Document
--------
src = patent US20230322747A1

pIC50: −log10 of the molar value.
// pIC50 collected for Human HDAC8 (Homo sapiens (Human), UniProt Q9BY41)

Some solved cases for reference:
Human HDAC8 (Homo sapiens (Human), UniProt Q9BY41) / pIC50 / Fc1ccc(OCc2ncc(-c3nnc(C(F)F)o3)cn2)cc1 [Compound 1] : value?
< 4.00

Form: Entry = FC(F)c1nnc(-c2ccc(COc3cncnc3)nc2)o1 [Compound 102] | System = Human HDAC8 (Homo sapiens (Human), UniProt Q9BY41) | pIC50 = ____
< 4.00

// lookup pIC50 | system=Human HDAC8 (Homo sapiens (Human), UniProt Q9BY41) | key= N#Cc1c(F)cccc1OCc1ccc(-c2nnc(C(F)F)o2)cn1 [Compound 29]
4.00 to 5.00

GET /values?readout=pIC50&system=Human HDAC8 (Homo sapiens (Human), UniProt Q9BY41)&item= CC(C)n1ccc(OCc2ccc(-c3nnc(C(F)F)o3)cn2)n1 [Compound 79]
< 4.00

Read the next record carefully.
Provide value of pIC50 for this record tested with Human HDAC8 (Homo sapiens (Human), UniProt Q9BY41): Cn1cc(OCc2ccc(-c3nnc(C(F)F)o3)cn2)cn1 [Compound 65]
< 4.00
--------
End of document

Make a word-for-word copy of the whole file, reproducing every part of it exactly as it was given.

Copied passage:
src = patent US20230322747A1

pIC50: −log10 of the molar value.
// pIC50 collected for Human HDAC8 (Homo sapiens (Human), UniProt Q9BY41)

Some solved cases for reference:
Human HDAC8 (Homo sapiens (Human), UniProt Q9BY41) / pIC50 / Fc1ccc(OCc2ncc(-c3nnc(C(F)F)o3)cn2)cc1 [Compound 1] : value?
< 4.00

Form: Entry = FC(F)c1nnc(-c2ccc(COc3cncnc3)nc2)o1 [Compound 102] | System = Human HDAC8 (Homo sapiens (Human), UniProt Q9BY41) | pIC50 = ____
< 4.00

// lookup pIC50 | system=Human HDAC8 (Homo sapiens (Human), UniProt Q9BY41) | key= N#Cc1c(F)cccc1OCc1ccc(-c2nnc(C(F)F)o2)cn1 [Compound 29]
4.00 to 5.00

GET /values?readout=pIC50&system=Human HDAC8 (Homo sapiens (Human), UniProt Q9BY41)&item= CC(C)n1ccc(OCc2ccc(-c3nnc(C(F)F)o3)cn2)n1 [Compound 79]
< 4.00

Read the next record carefully.
Provide value of pIC50 for this record tested with Human HDAC8 (Homo sapiens (Human), UniProt Q9BY41): Cn1cc(OCc2ccc(-c3nnc(C(F)F)o3)cn2)cn1 [Compound 65]
< 4.00